Hironobu Sakaguchi is a Japanese developer that doesn’t need an introduction, as he’s the man behind many successful Japanese video games. While he has worked on a variety of projects, Sakaguchi san will always be remembered for the Final Fantasy series, the role playing game series that effectively saved Squaresoft many years ago and later made Japanese role playing games popular in the West. After a few different projects developed with his Mistwalker team, Hironobu Sakaguchi has come back with a new free to play social role playing game called Terra Battle that shows how the free to play model doesn’t always translate in simple gameplay mechanics.
Terra Battle’s plot is quite interesting. The game takes place on a planet close to destruction inhabited by three different races that don’t really get along with each other. In order to find hope for their doomed word, different groups begin searching for their Makers in the attempt to understand more about their planet as well as saving it. The story is told through well written, but short, sequences that appear before each of the chapters. Even though they are short, these written passages manage to keep the player interested and invested in the plight of the game’s characters. Honorable mention also goes to the profiles that accompanying each character’s art, profiles that add more personality and charm to an already quite interesting setting.
Gameplay wise, Terra Battle features a tactical battle system where players must create a party of six different characters and use them to defeat all the enemies in everystage. Party members, who come with different stats and abilities, will join you during story chapters or can be recruited in the Tavern in exchange for coins or energy. These two currency types are also used for a variety of other things, just like in other free to play games. Choosing a balanced party is really important since the game employs a rock-paper-scissor system that makes one unit type strong against one and weaker against another.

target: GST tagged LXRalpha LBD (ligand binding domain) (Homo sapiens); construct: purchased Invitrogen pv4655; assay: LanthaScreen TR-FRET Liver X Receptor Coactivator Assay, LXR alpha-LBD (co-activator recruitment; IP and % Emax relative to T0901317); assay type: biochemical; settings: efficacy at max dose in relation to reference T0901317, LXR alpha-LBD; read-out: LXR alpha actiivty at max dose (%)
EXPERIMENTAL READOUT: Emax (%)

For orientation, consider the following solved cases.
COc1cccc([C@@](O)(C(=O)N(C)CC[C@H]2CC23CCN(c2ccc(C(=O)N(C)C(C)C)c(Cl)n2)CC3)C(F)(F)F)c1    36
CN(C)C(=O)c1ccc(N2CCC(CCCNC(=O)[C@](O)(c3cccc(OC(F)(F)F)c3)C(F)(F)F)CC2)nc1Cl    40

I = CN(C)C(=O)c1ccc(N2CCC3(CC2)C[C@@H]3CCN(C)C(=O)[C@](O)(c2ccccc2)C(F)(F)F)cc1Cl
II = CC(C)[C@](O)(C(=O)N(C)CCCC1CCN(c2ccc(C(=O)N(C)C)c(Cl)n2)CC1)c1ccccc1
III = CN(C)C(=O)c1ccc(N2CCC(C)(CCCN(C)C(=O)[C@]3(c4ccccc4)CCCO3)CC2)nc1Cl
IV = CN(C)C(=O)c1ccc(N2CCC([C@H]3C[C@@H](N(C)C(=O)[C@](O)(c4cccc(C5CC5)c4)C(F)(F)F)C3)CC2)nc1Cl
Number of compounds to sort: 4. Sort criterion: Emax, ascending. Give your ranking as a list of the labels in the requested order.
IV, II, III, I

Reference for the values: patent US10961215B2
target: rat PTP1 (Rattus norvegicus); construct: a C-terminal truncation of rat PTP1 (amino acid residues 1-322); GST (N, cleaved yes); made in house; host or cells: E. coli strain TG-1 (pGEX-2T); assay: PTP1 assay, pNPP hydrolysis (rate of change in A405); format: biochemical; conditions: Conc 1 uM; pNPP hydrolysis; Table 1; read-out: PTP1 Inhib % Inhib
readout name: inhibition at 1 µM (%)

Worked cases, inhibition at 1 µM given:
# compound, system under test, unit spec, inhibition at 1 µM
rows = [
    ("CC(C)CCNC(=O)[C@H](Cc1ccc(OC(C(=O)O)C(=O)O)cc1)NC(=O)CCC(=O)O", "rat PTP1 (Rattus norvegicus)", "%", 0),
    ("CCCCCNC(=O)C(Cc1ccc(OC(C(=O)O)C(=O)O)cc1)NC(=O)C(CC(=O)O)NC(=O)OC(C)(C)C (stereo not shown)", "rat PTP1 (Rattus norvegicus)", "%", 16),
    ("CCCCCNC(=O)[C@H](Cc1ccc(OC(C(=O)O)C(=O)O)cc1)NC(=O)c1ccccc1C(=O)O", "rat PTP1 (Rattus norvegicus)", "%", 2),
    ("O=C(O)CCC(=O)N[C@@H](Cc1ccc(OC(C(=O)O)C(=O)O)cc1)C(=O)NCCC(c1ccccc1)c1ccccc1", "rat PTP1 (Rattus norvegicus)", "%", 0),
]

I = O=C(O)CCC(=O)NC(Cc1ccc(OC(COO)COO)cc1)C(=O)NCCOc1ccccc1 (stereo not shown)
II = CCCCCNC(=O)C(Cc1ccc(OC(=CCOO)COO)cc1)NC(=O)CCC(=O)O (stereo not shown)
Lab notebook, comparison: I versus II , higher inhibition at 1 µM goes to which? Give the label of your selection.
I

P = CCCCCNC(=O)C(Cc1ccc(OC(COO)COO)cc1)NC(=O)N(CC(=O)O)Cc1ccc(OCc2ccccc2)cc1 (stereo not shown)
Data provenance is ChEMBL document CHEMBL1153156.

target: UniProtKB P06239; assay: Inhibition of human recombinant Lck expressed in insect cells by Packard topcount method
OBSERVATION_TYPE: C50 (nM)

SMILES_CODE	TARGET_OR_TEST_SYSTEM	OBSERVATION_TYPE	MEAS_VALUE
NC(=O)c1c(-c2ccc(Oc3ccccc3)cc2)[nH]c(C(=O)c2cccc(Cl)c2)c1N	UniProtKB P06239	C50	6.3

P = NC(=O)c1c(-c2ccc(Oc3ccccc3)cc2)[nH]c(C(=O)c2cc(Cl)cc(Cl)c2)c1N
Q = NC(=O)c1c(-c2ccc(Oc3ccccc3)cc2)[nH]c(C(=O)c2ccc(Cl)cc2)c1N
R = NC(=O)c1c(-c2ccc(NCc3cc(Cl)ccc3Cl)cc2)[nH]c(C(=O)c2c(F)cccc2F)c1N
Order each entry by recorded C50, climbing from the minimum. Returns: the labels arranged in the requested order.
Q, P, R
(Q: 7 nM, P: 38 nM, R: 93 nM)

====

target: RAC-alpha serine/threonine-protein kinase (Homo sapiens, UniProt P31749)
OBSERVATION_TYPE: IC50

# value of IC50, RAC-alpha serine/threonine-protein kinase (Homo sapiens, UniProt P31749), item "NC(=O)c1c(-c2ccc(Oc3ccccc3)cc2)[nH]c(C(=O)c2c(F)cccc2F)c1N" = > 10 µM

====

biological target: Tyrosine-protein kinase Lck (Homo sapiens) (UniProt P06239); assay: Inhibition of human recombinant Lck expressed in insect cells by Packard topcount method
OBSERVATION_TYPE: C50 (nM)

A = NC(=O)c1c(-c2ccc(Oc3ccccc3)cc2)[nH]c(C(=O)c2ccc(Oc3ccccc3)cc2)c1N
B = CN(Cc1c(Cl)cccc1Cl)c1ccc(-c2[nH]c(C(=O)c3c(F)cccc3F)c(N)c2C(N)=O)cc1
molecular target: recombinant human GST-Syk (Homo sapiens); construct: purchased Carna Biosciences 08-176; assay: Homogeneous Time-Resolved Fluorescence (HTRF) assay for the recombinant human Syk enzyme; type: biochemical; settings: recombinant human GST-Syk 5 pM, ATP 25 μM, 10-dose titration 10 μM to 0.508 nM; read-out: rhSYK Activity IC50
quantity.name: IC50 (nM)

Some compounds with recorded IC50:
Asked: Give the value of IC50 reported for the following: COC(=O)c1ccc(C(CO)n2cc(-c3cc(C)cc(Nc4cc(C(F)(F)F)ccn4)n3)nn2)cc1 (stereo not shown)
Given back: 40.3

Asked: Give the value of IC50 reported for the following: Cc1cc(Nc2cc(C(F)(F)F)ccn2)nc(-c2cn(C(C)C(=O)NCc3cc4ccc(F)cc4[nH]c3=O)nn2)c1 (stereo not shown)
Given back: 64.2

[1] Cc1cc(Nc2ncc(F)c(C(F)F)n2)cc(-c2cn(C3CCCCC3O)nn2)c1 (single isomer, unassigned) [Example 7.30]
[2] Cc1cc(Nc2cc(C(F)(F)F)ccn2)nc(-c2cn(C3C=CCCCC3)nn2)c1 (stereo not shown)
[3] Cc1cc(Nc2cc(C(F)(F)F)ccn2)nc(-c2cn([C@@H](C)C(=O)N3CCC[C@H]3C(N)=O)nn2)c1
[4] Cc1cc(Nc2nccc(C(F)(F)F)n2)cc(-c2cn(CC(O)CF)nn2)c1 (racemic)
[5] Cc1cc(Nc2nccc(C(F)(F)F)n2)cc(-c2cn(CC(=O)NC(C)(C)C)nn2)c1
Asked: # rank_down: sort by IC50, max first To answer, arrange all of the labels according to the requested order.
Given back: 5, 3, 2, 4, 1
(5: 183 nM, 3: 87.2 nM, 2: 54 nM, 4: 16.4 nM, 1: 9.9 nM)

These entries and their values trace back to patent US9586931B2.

Terra Battle’s battle system is one of the more unique featured by a mobile role playing game. Players will have to move their six characters inside an eight by six grid, with each of your characters and enemies coming with a number indicating when that unit’s turn will come next. Every time it’s one of your characters’ turn, you can move that unit around for a certain amount of time, using said unit to also move others into position. In order to attack enemies, players must flank them, forcing gamers to think long at hard on how to move units as connecting your whole party will allow you to unleash more damage through powerful combos. Enemies are pretty harmless in the first few battles, but things will soon become more complicated, with enemies disrupting your formation often and unleash special attacks that will affect larger areas. Boss battles are even more complicated than regular battles, too, so a good grasp of the game’s mechanics is really, really important.
Terra Battle would have been an excellent game if it wasn’t for the free to play model and the energy system, which somewhat damages the experience. While the game is generous with energy, it doesn’t take that long to deplete it and being forced to stop playing the game. Things become worse for later chapter as they require even more energy to be played. This isn’t anything new for social role playing games but it doesn’t make it any less irritating, especially considering the game’s potential: I would gladly purchase a Premium version of the game to get rid of these waiting time and I’m sure others would agree with me.
Together with the battle system, another area where the game truly shines is in its presentation. While the battlefields are pretty basic, the character art is really gorgeous. So is the game’s soundtrack, created by Nobuo Uematsu, who has worked on the soundtrack of many classic Final Fantasy games, among others.
Terra Battle shares many similarities with other Japanese social role playing games but no other game features such a deep and involving battle system. This fact alone elevates it beyond other similar titles and makes it a worthwhile experience for all fans of role playing games.